Wainwright returns with force, Holliday pushes Cards to victory - KMOV.com

Wainwright returns with force, Holliday pushes Cards to victory

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By Scott Bierman By Scott Bierman

(BaseballStL) — In danger of reaching their longest losing streak of the season, the Cardinals rode the another deep start from Adam Wainwright into the win column Saturday. 

The 32-year-old ace went eight innings on 104 pitches, striking out seven and allowing only one run. With 10 groundouts and control of the pace throughout, Wainwright did exactly what a top-of-the-rotation guy is supposed to: stop the skid. 

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“Waino gave us exactly what we needed,” Matt Holliday said. “He gave us a great start, gave us a chance to get that win and have a chance to split the series tomorrow and end the home stand on a high note.”

Wainwright gave up a run in the third, when opposing pitcher Cole Hamels followed Cody Asche’s single with a one-bagger of his own. 

“He was the reason they scored the first run,” Wainwright said afterward. “A good hit and run play there and get first and third with 1-2-3 coming up. At that point I decided I have get outs.” He got one from Jimmy Rollins, but it was a deep fly ball to the track in right center, and Asche tagged and scored. 

It would be the only run posted by Philadelphia on the day. 

Wainwright managed to dodge major trouble early as he reacclimated himself to game action. After skipping his previous start with elbow tendonitis, all eyes were on the Georgia native as he returned to to the hill. 

“You just never know sometimes how you’re going to respond when you haven’t thrown very much. You know you might be a little off your command. But I put some good time in the last few days to make sure I was back to normal,” he said. “I was a little wayward early on with my fastball command and got better as the game wore on.”

Though his four seam heater came around, his two seamer was giving him trouble for most of the game. As he does perhaps better than anyone else in baseball, Wainwright adapted on the fly. 

“I varied the speeds of my cutter some, threw a couple sliders,” he said. “I was ust underneath my two seamer today. When you do that and it’s hard to make an adjustment, sometimes you go to a different pitch so I was able to change speeds off of my breaking ball and my cutter and work my four seamer a little bit more on the corners. That’s pitching. That’s what it is.”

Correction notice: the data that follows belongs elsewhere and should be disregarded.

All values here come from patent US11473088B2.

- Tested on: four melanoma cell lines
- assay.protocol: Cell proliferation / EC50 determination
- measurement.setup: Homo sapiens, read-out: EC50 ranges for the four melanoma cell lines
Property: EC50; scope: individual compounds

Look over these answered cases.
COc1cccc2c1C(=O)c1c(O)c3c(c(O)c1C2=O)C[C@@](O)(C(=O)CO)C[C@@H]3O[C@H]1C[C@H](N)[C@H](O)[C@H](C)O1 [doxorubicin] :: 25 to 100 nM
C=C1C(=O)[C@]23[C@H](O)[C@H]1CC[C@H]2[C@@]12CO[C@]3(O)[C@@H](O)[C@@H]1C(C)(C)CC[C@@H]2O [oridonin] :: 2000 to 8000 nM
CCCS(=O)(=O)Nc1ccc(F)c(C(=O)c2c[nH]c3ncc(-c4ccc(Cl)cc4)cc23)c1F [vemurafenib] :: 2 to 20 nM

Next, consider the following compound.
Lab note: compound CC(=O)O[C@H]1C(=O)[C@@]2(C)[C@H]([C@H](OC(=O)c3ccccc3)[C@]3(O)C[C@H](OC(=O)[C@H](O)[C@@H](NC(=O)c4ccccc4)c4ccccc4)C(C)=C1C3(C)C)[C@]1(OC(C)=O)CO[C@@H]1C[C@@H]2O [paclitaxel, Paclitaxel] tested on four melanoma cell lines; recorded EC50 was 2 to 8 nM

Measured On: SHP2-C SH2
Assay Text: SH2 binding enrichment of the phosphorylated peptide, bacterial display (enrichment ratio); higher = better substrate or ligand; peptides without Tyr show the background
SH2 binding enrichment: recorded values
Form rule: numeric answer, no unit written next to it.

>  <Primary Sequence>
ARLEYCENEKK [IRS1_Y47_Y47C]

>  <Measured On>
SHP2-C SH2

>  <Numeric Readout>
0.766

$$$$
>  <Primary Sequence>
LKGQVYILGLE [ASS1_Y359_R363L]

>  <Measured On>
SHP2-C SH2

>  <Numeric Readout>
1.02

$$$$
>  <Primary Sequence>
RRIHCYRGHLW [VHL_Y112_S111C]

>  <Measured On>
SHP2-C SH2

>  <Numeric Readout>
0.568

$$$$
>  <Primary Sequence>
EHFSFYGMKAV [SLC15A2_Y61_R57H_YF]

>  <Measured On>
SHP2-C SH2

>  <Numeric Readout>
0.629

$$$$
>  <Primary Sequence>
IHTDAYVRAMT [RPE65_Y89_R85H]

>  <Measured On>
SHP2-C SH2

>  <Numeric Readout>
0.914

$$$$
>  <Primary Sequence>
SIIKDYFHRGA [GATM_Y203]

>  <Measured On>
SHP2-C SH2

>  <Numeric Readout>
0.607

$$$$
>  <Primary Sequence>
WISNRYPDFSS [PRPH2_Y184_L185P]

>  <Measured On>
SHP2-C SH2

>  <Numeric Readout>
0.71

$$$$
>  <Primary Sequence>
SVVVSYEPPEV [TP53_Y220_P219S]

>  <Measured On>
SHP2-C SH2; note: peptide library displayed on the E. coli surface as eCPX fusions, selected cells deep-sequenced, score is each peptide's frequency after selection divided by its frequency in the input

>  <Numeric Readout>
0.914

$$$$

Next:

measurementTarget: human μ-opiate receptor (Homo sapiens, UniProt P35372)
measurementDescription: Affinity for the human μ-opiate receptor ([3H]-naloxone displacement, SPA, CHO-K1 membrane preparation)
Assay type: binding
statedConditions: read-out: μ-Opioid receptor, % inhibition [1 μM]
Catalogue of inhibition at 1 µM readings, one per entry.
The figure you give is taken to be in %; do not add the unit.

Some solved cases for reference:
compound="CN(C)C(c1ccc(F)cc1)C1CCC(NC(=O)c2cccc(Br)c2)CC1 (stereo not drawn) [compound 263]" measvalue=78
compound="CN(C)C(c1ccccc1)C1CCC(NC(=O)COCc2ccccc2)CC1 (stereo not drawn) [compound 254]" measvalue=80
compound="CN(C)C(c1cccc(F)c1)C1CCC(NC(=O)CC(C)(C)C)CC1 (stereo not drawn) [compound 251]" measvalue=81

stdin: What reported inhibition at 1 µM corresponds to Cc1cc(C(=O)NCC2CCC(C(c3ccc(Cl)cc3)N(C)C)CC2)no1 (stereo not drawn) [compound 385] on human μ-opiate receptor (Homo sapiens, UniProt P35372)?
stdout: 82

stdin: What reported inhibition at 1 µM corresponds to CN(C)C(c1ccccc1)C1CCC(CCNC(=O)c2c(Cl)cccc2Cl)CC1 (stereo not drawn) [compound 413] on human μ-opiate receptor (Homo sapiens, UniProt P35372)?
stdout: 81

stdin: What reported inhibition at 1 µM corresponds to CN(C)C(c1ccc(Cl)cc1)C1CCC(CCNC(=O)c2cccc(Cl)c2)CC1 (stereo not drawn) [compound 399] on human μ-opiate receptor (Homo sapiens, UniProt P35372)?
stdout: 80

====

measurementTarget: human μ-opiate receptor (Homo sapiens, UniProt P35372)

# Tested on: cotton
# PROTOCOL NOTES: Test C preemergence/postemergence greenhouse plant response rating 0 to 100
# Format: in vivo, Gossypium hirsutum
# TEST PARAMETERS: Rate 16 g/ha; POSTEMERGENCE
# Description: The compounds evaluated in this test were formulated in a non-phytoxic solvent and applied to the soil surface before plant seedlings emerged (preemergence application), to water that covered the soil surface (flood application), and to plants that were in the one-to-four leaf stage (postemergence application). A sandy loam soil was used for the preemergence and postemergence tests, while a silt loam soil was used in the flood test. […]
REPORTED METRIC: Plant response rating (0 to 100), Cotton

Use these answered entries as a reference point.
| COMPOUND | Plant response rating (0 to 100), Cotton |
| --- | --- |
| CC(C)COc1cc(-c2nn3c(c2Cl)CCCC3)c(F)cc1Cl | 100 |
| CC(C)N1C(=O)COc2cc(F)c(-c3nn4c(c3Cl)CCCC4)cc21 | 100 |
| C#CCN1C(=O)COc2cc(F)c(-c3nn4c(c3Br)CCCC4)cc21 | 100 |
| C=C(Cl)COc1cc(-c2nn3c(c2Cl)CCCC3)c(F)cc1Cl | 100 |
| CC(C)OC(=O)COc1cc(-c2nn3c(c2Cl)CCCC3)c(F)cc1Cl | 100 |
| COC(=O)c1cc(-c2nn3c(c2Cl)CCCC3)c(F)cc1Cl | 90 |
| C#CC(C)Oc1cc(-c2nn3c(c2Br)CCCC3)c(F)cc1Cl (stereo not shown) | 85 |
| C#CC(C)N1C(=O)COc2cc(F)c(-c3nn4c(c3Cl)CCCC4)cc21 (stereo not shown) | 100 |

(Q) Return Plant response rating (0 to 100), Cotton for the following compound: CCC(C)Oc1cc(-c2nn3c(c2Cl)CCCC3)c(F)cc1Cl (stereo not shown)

To come back and hurl so effectively against a surging Phillies offense was no doubt a breath of fresh air for a frustrated Cardinal clubhouse. In the midst of a tight Cy Young discussion, Wainwright’s comeback performance is the mark of an elite pitcher. 

“That’s the reason he’s, if not the best pitcher, he’s in the top three,” Holliday said, adding his starter looked the same as he did before the hiatus. 

For his part, the Cardinal left fielder gave the Birds, and Wainwright, the win with a go-ahead RBI double in the eighth. After Matt Carpenter walked to lead off the inning, Craig flew harmlessly to center. Holliday stepped in for his final at bat, having gone o-fer on the day. 

“At that point in the game you’re really looking at having a chance to win if you can just scratch one run. I got into a 3-2 count which, with him, doesn’t guarantee you anything,” Holliday said.

Hamels dealt a change up that number seven hammered into left center to score Carpenter.

“It’s the eighth inning and he’s thrown 115 pitches. You’d think at some point fatigue would set in on a day like today with the heat. Whether that’s what happened or he just left the ball up, good pitchers still make mistakes.”

It was the mistake that pushed Cole Hamels from the game after striking out eight on 120 pitches. 

The misstep was one of only a handful either starter made on the day, which has become the norm with the two meet. 

“I think we knew. Both of us knew. I spoke to him yesterday for a little bit and both of us knew that we were in for a battle,” Wainwright said at his locker. “That’s why we get paid the big bucks right?”

Not only did the two battle on the mound, but at the plate as well. Wainwright ripped a double off Hamels, and the Philly starter notched a single and a double of his own to counter. 

Appropriately, they have now fought to a 2-2 draw in their careers. 

“We’re expected to go out there and compete to the top of our ability every time. I would have expected nothing different from him,” Wainwright said. Then he smiled and added, “I didn’t expect those hits, but I expected him to pitch like that.”

The Cardinals have a chance to split the series with a matinee Sunday at 1:15.

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